BALTIMORE (WJZ) — A trio of civil rights groups have filed a complaint against the Baltimore Police Department for its use of cell phone tracking devices. Center for Media Justice, Color of Change and the New America Foundation’s Open Technology Institute are citing racial discrimination and the disruption of 911 calls when people are in need of help.
While “stingray” technology is known as a crucial tool for policing, it’s also been at the center of controversy.
“It is invasive, it does invade privacy,” said Laura Moy, acting director, Institute for Public Representation of Georgetown Law School.
A new complaint filed to the FCC unloads on the BPD and its use of cell phone tracking devices, saying they disrupt calls and emergency calls and chill the speech of protesters.
It even cites the recent D.O.J. report, saying the devices fall disproportionately on Baltimore’s black residents.
“The inference with phone network, including with 911 calls, occurs disproportionately with black communities,” said Moy.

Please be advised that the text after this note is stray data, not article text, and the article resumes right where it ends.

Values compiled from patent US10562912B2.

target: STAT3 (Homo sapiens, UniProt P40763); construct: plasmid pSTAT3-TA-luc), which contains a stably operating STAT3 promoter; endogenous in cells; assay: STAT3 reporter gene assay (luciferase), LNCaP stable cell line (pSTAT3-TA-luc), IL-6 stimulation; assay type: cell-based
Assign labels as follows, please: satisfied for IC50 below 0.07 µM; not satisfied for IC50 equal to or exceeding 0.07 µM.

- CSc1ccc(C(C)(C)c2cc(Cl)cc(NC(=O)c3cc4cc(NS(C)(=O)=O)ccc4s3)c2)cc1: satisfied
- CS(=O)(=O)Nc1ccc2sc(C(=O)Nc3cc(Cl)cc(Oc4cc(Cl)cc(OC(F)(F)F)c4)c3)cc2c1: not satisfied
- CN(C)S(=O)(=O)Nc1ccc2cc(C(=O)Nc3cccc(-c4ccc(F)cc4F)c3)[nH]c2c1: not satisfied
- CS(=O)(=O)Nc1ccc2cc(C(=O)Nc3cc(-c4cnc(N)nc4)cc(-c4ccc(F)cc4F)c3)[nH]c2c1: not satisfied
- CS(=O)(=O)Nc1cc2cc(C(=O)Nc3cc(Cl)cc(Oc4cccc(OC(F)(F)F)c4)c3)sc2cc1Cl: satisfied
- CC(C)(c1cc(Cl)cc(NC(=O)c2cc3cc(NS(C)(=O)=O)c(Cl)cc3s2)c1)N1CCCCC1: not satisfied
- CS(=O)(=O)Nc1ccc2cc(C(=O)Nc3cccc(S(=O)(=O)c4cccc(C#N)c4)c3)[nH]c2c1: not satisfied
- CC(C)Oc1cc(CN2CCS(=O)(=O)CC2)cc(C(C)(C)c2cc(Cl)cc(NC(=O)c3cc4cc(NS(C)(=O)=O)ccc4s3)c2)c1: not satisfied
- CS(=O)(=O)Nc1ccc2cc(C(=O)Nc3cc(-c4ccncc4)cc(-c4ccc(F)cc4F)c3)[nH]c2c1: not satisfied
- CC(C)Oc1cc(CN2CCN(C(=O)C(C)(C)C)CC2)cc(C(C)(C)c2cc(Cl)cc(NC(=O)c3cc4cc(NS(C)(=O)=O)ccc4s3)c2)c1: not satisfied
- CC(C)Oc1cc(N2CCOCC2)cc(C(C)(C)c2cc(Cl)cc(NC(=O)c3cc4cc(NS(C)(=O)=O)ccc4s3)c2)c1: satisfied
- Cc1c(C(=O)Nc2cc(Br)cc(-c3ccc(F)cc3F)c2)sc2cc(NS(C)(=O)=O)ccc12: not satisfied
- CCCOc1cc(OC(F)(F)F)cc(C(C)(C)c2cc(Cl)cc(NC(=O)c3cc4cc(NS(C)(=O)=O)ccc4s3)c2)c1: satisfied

Moy represents the groups who filed the complaint.
“It is a secretive device that really tracks people without their knowledge or consent,” she said.
Stingray technology has been highly criticized since 2011, when Baltimore police used cell phone data to help close the case in a string of armed robberies. Investigators obtained data from their witness providers to tie the duo to the crimes.
“Investigators want stream line information so they can locate these criminals quickly and bring them to justice,” said security expert Rob Weinhold, Fallston Group.
Weinhold says it is technology that can be pivotal to help put criminals behind bars.
“When you’re looking for an armed dangerous individual who is clearly a threat to others, every second, every hours counts,” he said.
Moy says the FCC is taking a hard look at the complaint, and they’re hoping to take swift action.
Just months ago, the 4th U.S. Circuit Court of Appeals ruled that police do not need a search warrant to obtain cell tower location data in Maryland.